It is a somber measure of the accelerating pace of constitutional entropy in America that Alan Dershowitz, that avid advocate of torture, strutted forth as one of the few voices of restraint following the capture of young Dzhokhar Tsarnaev. When most commentators were making carnivorous howls for the bullet-ridden teenager to be stripped of his constitutional rights and declared an enemy combatant, Dershowitz, who has previously endorsed waterboarding suspected terrorists under the outlandish “ticking time-bomb” theory, urged the Obama administration to treat Tsarnaev as an ordinary criminal suspect, read him his Miranda rights and provide him access to an attorney.
This sensible legal advice, which is regularly used in cases involving mass murderers, serial killers and abortion clinic bombers, was promptly steamrolled by Eric Holder’s Justice Department as it rushed to invoke an “emergency exception” to abrogate Tsarnaev’s rights under the Fifth Amendment.
Citing only the most tenuous thread of legal authority, federal prosecutors and military interrogators subjected Dzhokhar Tsarnaev to sixteen hours of questioning, while he was cuffed to his hospital bed in the Intensive Care Unit. This sordid treatment was rationalized through the so-called Quarles Exemption, which derives from a 1984 Supreme Court case where New York police questioned an unarmed suspect in a rape case about a missing gun without advising him of his rights. Quarles soon pointed the police toward the weapon. Ironically, prosecutors chose not to charge Quarles with rape, but did try and convict him on gun charges, which he had essentially confessed to while in police custody. The cops later lamely cited an immediate risk to public safety as the reason for not issuing Quarles a Miranda warning. That case was the subject of a scorching dissent by Justice Thurgood Marshall, who wrote that the ruling “endorsed the introduction of coerced self-incriminating statements in criminal prosecutions.”
Since 2010, the Obama administration has mounted an assiduous assault on the Fifth Amendment by boring even larger holes in Miranda protections. The first major blow was struck in the interrogation of the Times Square bombing suspect Faisal Shahzad. Like Tsarnaev, Shahzad was an American citizen. Like Tsarnaev, Shazad was detained and grilled for hours before being read his rights and offered an attorney. After softening up Shazad through the initial interrogation, the Times Square bomber eventually waived his rights and continued to blab away to the FBI about the logistics of his failed plot.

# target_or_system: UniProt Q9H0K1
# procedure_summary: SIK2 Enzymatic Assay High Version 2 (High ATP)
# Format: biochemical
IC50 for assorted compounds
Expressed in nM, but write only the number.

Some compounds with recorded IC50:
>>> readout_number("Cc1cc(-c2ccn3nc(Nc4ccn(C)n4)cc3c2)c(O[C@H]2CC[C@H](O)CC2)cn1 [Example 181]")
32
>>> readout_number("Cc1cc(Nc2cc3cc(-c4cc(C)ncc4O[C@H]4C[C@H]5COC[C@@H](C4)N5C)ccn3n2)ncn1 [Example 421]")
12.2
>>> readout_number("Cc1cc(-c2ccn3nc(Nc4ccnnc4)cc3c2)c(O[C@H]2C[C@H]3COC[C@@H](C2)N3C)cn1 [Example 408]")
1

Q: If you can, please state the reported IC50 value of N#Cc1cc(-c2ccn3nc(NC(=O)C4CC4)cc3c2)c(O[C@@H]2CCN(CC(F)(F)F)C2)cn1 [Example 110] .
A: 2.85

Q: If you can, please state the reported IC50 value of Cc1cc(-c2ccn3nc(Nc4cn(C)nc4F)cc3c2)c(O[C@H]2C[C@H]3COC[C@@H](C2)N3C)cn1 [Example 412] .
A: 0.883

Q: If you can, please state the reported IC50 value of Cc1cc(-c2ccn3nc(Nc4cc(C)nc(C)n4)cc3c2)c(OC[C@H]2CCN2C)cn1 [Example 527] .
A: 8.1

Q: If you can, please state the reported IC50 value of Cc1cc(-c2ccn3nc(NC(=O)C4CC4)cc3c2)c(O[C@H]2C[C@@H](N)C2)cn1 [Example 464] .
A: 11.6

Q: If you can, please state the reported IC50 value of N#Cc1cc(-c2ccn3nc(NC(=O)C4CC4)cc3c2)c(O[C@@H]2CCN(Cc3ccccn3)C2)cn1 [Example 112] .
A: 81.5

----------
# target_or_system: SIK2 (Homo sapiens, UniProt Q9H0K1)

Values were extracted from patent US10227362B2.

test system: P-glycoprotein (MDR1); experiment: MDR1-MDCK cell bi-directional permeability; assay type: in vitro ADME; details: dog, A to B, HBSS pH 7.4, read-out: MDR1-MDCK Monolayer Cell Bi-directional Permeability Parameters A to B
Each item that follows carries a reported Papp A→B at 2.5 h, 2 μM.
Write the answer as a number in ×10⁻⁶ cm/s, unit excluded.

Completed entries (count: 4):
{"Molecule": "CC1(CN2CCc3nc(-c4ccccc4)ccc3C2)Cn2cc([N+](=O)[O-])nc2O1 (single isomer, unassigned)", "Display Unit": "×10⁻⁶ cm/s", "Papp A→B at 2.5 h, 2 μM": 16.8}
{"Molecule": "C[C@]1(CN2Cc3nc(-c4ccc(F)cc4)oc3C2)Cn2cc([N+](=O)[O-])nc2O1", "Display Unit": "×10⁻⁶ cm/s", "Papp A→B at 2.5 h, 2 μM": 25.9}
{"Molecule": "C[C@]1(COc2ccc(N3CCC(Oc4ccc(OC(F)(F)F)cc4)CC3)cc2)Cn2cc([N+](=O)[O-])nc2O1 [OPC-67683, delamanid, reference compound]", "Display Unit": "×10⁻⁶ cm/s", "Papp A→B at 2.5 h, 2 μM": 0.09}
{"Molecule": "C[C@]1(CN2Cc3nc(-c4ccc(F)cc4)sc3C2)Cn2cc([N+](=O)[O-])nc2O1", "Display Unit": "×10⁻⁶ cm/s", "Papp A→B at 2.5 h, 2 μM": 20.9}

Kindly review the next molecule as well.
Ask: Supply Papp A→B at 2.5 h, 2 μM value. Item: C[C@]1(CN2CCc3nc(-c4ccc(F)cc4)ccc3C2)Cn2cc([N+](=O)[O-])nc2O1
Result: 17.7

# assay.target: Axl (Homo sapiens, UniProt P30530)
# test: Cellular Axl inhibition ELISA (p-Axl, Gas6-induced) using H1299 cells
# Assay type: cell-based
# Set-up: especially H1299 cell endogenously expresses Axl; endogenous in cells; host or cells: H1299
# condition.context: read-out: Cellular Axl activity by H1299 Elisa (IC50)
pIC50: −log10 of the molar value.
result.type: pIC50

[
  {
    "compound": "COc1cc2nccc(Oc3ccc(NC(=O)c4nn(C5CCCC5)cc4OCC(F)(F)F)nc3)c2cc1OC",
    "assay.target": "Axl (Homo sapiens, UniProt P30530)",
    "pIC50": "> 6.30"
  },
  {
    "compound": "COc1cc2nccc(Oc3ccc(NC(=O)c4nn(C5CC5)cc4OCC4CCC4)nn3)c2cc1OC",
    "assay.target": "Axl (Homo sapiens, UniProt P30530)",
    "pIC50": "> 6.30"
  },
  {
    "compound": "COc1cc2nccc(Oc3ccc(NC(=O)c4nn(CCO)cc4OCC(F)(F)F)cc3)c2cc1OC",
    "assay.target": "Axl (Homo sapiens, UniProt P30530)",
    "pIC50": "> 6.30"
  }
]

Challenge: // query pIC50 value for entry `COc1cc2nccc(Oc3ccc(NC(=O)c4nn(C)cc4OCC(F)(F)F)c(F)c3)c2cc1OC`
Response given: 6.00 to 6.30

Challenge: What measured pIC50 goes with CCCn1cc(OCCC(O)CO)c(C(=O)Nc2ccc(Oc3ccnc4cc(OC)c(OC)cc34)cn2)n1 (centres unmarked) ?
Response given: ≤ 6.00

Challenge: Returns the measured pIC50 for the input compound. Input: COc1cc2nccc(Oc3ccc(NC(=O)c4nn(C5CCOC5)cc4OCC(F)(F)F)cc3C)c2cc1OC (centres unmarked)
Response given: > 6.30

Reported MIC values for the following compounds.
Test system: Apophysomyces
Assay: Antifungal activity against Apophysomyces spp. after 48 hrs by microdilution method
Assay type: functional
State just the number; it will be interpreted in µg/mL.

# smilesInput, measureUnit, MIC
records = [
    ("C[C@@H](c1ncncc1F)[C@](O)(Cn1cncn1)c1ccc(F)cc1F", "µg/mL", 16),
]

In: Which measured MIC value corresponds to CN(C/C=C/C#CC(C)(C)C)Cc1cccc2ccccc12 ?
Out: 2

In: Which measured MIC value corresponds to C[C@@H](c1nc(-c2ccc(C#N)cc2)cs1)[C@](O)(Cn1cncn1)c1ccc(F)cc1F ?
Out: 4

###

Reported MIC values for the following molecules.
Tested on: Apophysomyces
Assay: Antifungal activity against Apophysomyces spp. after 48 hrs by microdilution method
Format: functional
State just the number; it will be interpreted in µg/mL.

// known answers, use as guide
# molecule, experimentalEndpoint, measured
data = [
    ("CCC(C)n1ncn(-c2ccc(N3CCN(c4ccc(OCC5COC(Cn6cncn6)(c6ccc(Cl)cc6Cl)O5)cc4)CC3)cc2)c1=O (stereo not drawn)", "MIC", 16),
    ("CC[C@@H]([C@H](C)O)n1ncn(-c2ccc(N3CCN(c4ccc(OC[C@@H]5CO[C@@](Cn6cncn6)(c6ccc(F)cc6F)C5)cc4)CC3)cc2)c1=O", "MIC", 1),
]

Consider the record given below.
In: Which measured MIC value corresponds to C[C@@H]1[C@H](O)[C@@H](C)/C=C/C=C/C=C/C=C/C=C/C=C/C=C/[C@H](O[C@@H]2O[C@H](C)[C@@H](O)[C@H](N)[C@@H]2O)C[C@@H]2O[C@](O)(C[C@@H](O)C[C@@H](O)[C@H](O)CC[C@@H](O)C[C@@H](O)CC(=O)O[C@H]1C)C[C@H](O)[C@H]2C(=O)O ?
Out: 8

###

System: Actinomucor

Sensing the keen prosecutorial advantages of this strategy, Holder sent a memo to the FBI in March of 2011 urging federal criminal interrogators to invoke the Quarles exception in domestic terrorism cases, using the rule to aggressively probe for information well beyond looming threats to public safety: “There may be exceptional cases in which, although all relevant public safety questions have been asked, agents nonetheless conclude that continued unwarned interrogation is necessary to collect valuable and timely intelligence not related to any immediate threat,
and that the government’s interest in obtaining this intelligence outweighs the disadvantages of proceeding with unwarned interrogation.”
So the stage was set for the wide-ranging Tsarnaev interrogation. Over the course of more than two days, federal agents from the High Value Detainee Interrogation Group queried Tsarnaev, who was suffering from bullet wounds to his head, neck and legs, about every aspect of the bomb plot, about his family, his friends, his finances and his political and religious beliefs. Ignoring Tsarnaev’s repeated requests to consult with a lawyer, the inquisitors duly
extracted a full confession from the young man and selectively leaked some of his most incriminating statements to the press, so that even if a court eventually rules his pre-Miranda confession inadmissible at trial, the contents will already have been seared indelibly on the minds of potential jurors.
Even this sinister suspension of bedrock legal rights that reach back to the Magna Carta wasn’t enough to satiate the terror-hawks. The congressional warlords, odious figures like Lindsay Graham and Peter King, launched a frantic scramble to exploit the bombing by calling for expanded police and surveillance powers. Of course, this means fresh financial opportunities for the Homeland Security Complex, that ravening claque of consultants and contractors who are feasting at the trough of America’s last growth industry. Their loathsome lobbyists, many of them former Pentagon officials and CIA operatives, swirl like wraiths around the still smoldering ruins scenting out fresh opportunities to cash in. It is a morbid form of legalized looting.
In the wake of the bombings, Boston itself became a vast panorama of paranoia. Police entered homes without warrants, detained citizens without probable cause, shut down sprawling neighborhoods in a spastic search for a lone seriously wounded teen. Over a single night, the cradle of our revolution became fully pacified, docile, willing to offer up the most cherished liberties of the Republic without even being asked.
We’ve reached the end of something vital in America. The instruments of social control have become deeply internalized. The psychological conditioning no longer requires siege sirens or color-coded alerts. Now entire cities reflexively obey the dictates of authority and are snugly sequestered behind cordons of the mind.
Jeffrey St. Clair is the editor of CounterPunch. His most recent book (with Joshua Frank) is Hopeless: Barack Obama and the Politics of Illusion (AK Press).
A version of this essay was published in the May issue of CounterPunch magazine.